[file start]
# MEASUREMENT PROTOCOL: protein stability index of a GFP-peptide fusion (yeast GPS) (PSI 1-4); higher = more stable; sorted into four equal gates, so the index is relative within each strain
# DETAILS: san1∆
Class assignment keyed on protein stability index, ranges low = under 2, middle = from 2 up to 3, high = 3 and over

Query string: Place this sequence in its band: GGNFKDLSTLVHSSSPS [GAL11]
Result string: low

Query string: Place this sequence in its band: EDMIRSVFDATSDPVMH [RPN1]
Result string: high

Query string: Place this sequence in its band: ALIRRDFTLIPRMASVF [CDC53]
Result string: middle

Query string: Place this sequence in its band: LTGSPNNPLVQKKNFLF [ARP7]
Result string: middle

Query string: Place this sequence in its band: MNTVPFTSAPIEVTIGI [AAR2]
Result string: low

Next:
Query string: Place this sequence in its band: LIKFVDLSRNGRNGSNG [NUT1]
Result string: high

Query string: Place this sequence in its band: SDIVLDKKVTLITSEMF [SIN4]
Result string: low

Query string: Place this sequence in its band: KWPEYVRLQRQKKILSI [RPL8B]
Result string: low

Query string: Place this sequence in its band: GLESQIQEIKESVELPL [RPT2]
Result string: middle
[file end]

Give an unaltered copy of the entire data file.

# MEASUREMENT PROTOCOL: protein stability index of a GFP-peptide fusion (yeast GPS) (PSI 1-4); higher = more stable; sorted into four equal gates, so the index is relative within each strain
# DETAILS: san1∆
Class assignment keyed on protein stability index, ranges low = under 2, middle = from 2 up to 3, high = 3 and over

Query string: Place this sequence in its band: GGNFKDLSTLVHSSSPS [GAL11]
Result string: low

Query string: Place this sequence in its band: EDMIRSVFDATSDPVMH [RPN1]
Result string: high

Query string: Place this sequence in its band: ALIRRDFTLIPRMASVF [CDC53]
Result string: middle

Query string: Place this sequence in its band: LTGSPNNPLVQKKNFLF [ARP7]
Result string: middle

Query string: Place this sequence in its band: MNTVPFTSAPIEVTIGI [AAR2]
Result string: low

Next:
Query string: Place this sequence in its band: LIKFVDLSRNGRNGSNG [NUT1]
Result string: high

Query string: Place this sequence in its band: SDIVLDKKVTLITSEMF [SIN4]
Result string: low

Query string: Place this sequence in its band: KWPEYVRLQRQKKILSI [RPL8B]
Result string: low

Query string: Place this sequence in its band: GLESQIQEIKESVELPL [RPT2]
Result string: middle